Outcomes of Pre-Term Premature Rupture of Fetal Membranes at Komfo Anokye Teaching Hospital, Kumasi, Ghana
AbstractContext: Pre-term premature rupture of fetal membranes (pPROM) contributes to maternal and fetal morbidity and mortality. These include chorioamnionitis, prematurity and still-births. Various microbial organisms have been implicated. Few studies have been done on pPROM in this environment.
Objectives: To determine pregnancy outcomes and microbial organisms in cultures from the endocervix, high vagina and urine of patients with pPROM.
Design: Cross-sectional descriptive survey.
Setting: Komfo Anokye Teaching Hospital (KATH), Ghana.
Subjects: Patients admitted to KATH with fluid loss per vaginam during 1<sup>st</sup> Apil, 2005 to 30<sup>th</sup> September,2005.
Methods: Structured pre-tested questionnaires were administered to patients who presented with fluid loss per vaginam followed by physical examination. Microbiology cultures were obtained from patients with proven pPROM between gestational ages 28 to 37 completed weeks. The data was
analysed using Epi Info software.
Main Outcome Measures: Maternal morbidity and mortality; delivery outcomes; microbial organisms from cultures and drug sensitivities.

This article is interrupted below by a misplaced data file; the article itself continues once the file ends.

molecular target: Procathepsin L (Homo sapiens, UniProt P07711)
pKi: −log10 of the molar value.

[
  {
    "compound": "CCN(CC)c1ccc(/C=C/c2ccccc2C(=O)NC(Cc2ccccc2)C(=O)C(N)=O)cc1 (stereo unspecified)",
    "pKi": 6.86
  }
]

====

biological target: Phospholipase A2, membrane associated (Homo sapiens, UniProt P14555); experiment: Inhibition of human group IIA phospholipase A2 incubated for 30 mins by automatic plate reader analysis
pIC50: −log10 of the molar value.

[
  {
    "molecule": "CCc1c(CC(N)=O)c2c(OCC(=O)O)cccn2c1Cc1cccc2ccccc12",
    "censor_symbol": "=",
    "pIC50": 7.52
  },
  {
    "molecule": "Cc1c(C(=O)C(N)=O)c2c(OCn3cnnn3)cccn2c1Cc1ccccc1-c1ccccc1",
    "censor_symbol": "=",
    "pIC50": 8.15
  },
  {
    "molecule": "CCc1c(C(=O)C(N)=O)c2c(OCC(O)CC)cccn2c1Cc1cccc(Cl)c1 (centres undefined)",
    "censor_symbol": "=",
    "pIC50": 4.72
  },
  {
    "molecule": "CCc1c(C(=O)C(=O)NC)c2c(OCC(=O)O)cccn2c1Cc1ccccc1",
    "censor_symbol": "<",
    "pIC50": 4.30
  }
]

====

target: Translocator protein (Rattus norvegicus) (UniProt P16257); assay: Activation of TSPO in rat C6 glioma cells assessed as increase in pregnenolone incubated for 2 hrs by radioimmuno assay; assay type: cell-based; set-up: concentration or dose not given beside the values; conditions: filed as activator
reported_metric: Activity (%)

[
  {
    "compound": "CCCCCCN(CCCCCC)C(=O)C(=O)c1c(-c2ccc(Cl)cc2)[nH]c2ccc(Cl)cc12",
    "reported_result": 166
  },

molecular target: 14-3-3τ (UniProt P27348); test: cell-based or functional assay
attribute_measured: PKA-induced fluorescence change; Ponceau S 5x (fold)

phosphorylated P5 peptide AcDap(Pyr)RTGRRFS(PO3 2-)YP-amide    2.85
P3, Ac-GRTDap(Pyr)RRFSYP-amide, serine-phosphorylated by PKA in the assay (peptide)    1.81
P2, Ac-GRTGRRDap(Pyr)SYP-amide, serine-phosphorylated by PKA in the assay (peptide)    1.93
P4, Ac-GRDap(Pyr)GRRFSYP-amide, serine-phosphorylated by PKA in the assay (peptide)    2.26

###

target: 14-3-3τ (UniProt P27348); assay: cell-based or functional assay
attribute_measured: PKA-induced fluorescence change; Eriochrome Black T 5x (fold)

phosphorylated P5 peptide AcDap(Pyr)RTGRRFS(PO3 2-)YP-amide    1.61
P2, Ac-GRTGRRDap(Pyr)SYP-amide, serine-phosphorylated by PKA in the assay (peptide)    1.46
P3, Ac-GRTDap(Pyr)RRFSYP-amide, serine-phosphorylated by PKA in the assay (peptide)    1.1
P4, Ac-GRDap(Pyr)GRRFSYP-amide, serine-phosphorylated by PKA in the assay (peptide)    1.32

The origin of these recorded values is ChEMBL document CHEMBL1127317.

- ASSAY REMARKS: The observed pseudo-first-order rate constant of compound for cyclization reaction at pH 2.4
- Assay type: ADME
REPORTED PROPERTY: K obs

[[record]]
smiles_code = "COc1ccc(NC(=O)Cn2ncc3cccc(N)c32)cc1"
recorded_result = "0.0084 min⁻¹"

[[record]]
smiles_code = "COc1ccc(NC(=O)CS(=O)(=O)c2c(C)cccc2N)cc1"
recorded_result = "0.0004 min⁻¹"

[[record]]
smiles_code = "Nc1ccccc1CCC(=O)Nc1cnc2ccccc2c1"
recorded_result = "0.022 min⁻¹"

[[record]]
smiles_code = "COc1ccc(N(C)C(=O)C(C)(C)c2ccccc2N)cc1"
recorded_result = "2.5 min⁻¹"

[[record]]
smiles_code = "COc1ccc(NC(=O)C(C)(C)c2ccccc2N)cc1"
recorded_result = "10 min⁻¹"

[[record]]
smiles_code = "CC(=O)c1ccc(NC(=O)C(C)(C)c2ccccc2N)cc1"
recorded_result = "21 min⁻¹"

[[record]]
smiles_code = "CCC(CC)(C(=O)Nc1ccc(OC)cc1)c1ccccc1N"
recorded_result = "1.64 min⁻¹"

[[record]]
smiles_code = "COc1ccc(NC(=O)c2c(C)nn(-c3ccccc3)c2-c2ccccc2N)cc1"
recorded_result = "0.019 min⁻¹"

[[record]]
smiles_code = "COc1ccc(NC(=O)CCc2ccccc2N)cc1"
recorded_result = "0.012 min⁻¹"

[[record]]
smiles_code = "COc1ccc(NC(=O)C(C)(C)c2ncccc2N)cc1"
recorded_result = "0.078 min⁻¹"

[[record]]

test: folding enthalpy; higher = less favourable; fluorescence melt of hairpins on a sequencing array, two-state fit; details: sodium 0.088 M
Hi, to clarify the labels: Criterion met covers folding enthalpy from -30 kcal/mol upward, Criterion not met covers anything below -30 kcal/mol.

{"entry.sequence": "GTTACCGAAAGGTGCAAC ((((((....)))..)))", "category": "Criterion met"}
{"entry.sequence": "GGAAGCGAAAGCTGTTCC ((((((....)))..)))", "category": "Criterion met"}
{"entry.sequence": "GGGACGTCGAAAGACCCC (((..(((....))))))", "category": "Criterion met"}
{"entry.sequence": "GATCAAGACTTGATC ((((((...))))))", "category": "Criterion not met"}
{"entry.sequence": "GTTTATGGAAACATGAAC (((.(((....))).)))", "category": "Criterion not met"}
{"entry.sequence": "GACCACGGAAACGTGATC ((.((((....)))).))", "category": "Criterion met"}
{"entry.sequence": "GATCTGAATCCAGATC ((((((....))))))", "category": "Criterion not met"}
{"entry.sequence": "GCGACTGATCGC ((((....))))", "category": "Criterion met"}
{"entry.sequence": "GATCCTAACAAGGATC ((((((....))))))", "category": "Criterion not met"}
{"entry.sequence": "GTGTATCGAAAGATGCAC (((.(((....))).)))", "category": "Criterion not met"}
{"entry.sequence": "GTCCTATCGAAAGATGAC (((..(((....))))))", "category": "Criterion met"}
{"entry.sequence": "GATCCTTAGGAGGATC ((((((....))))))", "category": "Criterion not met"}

Results: Total antenatal admission was 1459 and eighty-five patients (5.8%) satisfied the study criteria. There was no maternal mortality but four patients (4.7%) developed chorioamnionitis.There were sixtyfour
(75%) live births, nineteen (22%) stillbirths and liquor loss stopped in two (3%) resulting in normal term deliveries. The commonest organisms from the cultures were high vagina, Candida spp. (29%); endocervix, Candida spp. (23%); and urine, E. coli (19%). All bacterial isolates were sensitive to
Conclusions: Pregnancy outcomes in pPROM at KATH are unsatisfactory. Further controlled studies on pPROM are advocated and use of norfloxacin in pregnancy needs reconsideration.
Keywords: Fetal membranes, microbial organisms.
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